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The views expressed are those of the author and do not necessarily reflect the views of ASPA as an organization.
By Roger L. Kemp
February 16, 2016
During my public service career, I have been a city manager and an adjunct professor in three states and on both coasts of the United States. I always had an interest in town-gown relations: how officials in communities and schools relate to one another, and how they work with citizens and students to resolve issues before they become problems. For the reasons outlined below, there are many mutually advantageous opportunities to work together on joint projects and programs.
Everyone benefits—public and school officials, as well as the citizens and students they serve—when proactive town-gown practices are used. The search of literature in this field reveals many best practices. This research resulted in a new reference volume cited below. The case studies presented in this book came from joint projects and programs undertaken by cities and schools throughout the U.S. and Canada.
These evolving and dynamic town-gown best practices are highlighted below.
There are multiple opportunities for communities, and the colleges and universities located within them, to participate jointly in mutually advantageous town-gown programs and projects. These positive practices, which are rapidly evolving, reflect joint efforts where everyone benefits.
In the past, town-gown officials have had misunderstandings based on different loyalties and priorities, and the fact that they have separate governing bodies. Over the years, few mutual discussions were held between public and school officials, as well as citizens and students. Today, town-gown officials are increasingly working together for the benefit of both of the groups they represent.
Town-gown officials increasingly recognize the positive impacts the academic community has on their municipal government, as well as the value of the public services provided to the campus by the municipal government. These benefits include joint employment opportunities, payments for services, mutual city-school projects, programs and services, and knowledge of the other revenues and taxes generated by the schools located within municipalities.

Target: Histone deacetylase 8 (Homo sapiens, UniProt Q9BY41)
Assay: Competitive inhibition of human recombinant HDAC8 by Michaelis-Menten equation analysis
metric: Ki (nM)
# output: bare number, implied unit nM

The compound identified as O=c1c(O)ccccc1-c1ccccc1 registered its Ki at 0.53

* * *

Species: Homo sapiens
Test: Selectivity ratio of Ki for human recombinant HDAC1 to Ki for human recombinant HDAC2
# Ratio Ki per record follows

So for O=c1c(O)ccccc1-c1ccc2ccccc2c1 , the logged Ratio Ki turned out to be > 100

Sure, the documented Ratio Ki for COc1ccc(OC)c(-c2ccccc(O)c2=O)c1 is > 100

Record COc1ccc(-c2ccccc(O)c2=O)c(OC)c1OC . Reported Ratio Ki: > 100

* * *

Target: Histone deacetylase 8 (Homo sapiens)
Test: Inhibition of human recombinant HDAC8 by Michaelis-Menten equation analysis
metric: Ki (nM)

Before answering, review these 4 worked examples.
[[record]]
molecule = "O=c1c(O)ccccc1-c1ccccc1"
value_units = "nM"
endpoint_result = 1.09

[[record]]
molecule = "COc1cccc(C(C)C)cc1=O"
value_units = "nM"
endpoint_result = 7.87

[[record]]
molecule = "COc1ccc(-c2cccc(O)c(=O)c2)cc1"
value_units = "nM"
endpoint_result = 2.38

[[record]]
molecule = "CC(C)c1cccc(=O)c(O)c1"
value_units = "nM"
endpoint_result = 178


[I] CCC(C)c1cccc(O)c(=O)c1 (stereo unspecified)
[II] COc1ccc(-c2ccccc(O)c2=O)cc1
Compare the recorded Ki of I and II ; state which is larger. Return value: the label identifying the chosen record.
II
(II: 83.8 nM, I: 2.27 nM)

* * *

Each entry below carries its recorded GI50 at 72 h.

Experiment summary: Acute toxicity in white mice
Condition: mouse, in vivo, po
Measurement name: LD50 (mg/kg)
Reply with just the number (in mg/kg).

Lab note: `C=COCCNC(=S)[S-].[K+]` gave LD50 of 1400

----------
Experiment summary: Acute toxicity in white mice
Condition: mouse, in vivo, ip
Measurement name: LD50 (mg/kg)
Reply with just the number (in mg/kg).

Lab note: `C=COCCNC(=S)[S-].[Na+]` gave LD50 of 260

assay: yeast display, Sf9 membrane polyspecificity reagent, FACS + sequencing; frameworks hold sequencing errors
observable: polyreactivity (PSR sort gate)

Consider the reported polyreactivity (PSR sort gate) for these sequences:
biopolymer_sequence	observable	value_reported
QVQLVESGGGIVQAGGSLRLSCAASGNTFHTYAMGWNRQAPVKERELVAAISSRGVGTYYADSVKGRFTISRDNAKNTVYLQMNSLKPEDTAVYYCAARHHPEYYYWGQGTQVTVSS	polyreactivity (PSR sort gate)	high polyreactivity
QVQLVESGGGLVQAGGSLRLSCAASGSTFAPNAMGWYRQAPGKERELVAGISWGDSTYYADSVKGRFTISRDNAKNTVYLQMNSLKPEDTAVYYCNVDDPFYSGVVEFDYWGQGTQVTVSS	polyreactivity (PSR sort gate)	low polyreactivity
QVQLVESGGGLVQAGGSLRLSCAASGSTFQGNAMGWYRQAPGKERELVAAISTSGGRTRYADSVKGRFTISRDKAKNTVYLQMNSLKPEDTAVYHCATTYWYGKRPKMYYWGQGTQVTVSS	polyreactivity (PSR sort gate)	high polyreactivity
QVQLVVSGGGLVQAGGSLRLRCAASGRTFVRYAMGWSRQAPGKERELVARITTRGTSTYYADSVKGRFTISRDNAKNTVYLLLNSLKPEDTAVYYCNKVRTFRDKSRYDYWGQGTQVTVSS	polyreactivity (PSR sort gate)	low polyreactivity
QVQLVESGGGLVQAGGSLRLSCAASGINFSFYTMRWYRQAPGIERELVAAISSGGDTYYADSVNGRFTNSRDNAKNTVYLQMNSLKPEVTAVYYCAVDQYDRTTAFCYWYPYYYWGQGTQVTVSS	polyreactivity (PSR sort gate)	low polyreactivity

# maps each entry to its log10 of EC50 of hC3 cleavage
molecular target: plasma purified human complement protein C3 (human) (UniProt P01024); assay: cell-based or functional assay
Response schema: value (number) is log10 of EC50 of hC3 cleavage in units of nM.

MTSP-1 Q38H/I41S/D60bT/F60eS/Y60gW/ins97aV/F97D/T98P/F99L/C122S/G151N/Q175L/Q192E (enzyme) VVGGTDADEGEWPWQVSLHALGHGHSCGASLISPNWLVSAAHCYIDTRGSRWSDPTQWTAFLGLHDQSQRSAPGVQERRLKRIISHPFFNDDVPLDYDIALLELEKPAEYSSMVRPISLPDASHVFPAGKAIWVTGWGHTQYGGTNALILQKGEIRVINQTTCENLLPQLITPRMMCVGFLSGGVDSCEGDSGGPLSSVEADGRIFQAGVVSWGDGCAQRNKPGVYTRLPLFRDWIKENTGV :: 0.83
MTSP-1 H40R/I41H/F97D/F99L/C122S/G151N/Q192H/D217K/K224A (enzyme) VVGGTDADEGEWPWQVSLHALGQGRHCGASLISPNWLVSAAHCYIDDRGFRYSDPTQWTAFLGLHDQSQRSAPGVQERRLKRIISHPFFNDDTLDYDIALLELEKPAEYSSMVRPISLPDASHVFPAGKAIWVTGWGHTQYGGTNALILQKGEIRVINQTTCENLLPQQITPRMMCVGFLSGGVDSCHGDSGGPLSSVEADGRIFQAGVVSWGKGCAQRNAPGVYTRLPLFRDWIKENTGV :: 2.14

These evolving town-gown programs and services benefit the members of the municipal and academic communities as noted below.
This field is dynamic and additional best practices will no doubt be analyzed, approved, initiated, grow and be reported on in future years. The readers of this article should stay tuned for more information about the dynamic and evolving field of town-gown relations, where everyone benefits—the citizens and the students, the municipal and public officials, as well as the members of their respective governing bodies.
ASPA is a great professional association to promote these best practices, since they represent both the academic and practitioner communities—folks that teach and practice public management in cities throughout the nation!
Author: Roger L. Kemp, Ph.D., ICMA-CM, has been a career city manager and a career adjunct professor in three states. He is a professional in residence in the Department of Public Management at the University of New Haven and a distinguished adjunct professor in the Executive MPA Program at Golden Gate University. These best practices are reflected in his book, Town and Gown Relations: A Handbook of Best Practices (McFarland, 2013). Roger can be reached via e-mail at <[email protected]>.